* While Hillary Clinton looks virtually assured of her party’s nomination, it’s far from certain who all will have her partisan back in the general election. In short, will the “Bern, baby, Bern” crowd become sore losers or throw in with an erstwhile adversary for the sake of party unity, Obama continuity and a GOP loss, possibly a HUGE one, in November?
Democrats cringe at how some of the Bernie Sanders campaign’s anti-Clinton rhetoric will play in Republican ads in the fall. The closed-door, big-dollar, big-bank speeches, the bad call on the Iraq invasion, the less-than-veiled “entitlement” references could haunt.
Many of Bernie’s brigades were attracted by the rhetoric of “revolution,” something we haven’t heard a lot of since colonial times. But it’s been an effective rallying cry. Nothing on the hustings says anti-establishment and not-political-business-as-usual like “revolution.”
It’s problematic, however, that those rallying around revolutionary rhetoric–make Wall Street speculation underwrite free college tuition and tax carbon dioxide emissions–would see compromise as a back-up plan. One manifested in electoral activism and votes for Clinton. .
Maybe there’s a piece of advice that could apply equally to both Sanders’ supporters and Republicans repelled by the prospect of a Hobson’s Trump-Cruz choice. Take one for your country. Vote for Clinton.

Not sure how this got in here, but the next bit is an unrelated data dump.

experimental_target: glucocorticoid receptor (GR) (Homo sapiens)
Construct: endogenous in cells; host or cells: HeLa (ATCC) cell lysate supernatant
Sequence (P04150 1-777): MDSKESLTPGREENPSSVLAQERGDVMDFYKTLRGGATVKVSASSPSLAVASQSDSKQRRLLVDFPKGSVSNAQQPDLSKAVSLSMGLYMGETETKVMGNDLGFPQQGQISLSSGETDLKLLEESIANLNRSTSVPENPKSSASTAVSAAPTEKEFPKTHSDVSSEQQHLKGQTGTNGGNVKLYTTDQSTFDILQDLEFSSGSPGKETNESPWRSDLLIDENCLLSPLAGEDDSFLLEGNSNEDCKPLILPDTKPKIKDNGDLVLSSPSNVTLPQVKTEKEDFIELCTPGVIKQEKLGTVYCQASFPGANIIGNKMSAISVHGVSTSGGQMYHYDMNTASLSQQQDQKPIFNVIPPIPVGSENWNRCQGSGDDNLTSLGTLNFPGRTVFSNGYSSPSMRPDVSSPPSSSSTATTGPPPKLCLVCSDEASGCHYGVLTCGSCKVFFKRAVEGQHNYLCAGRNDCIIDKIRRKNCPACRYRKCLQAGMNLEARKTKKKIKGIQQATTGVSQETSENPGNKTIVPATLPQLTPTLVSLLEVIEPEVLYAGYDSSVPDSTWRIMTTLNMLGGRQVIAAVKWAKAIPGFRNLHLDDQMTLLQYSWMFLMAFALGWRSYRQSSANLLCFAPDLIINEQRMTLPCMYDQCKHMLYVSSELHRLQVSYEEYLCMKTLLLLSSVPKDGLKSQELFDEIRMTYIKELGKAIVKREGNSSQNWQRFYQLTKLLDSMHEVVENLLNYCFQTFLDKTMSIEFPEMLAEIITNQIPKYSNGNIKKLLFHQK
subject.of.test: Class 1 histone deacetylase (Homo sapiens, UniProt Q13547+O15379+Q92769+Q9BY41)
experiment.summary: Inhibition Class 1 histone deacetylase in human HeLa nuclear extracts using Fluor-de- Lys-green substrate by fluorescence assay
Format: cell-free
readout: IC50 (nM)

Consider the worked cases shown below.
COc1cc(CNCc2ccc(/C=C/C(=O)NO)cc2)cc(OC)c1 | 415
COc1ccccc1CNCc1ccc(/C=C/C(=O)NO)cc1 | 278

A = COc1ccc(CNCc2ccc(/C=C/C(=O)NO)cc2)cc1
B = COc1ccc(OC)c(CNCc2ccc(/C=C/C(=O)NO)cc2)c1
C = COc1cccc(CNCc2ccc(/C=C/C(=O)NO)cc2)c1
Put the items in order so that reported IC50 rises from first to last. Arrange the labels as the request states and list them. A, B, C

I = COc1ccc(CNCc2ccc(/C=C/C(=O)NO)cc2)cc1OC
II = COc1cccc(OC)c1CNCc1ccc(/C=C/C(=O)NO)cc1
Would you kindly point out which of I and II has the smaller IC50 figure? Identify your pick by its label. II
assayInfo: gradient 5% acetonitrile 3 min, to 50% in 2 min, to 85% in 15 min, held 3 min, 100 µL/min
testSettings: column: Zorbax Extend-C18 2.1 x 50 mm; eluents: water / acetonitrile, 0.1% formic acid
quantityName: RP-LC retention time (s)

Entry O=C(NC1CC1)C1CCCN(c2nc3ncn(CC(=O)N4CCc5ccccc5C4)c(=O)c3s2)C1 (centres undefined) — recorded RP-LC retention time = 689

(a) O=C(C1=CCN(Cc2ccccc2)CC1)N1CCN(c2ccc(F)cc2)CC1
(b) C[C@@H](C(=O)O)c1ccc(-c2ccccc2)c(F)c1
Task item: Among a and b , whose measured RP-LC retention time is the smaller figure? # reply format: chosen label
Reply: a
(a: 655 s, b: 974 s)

* I’d like to think that Donald Trump’s most recent comments on bathrooms and transgender people–“use the ones they want”–presaged a more professional, worthy-of-America approach to the rest of the campaign season.
But I doubt it.
First, Trump is Trump. A scorpion doesn’t change. Second, he’s not looking for a tempest in a toilet when there are so many other polarizing issues to take advantage of. And, third, he told Sean Hannity the other night that this was not a federal issue anyhow. This was something best left to the states.
From George Wallace to Marco Rubio, from segregation to the definition of marriage, “states’ rights” has a well-chronicled, coded history. In Trump’s case, I would think his base can give him a (bathroom) pass–while perceiving a “wink and a nod” approach to this societal issue.
* Donald Trump’s New York primary win was decisive and momentum regaining. He won 61 of the state’s 62 counties. John Kasich won the other one, which was, ironically, Trump’s home borough of Manhattan, where voters presumably know him best.
* Anyone else think this whenever RNC Chairman Reince Priebus is referenced? Still sounds like a Toyota. Still looks like Forrest Gump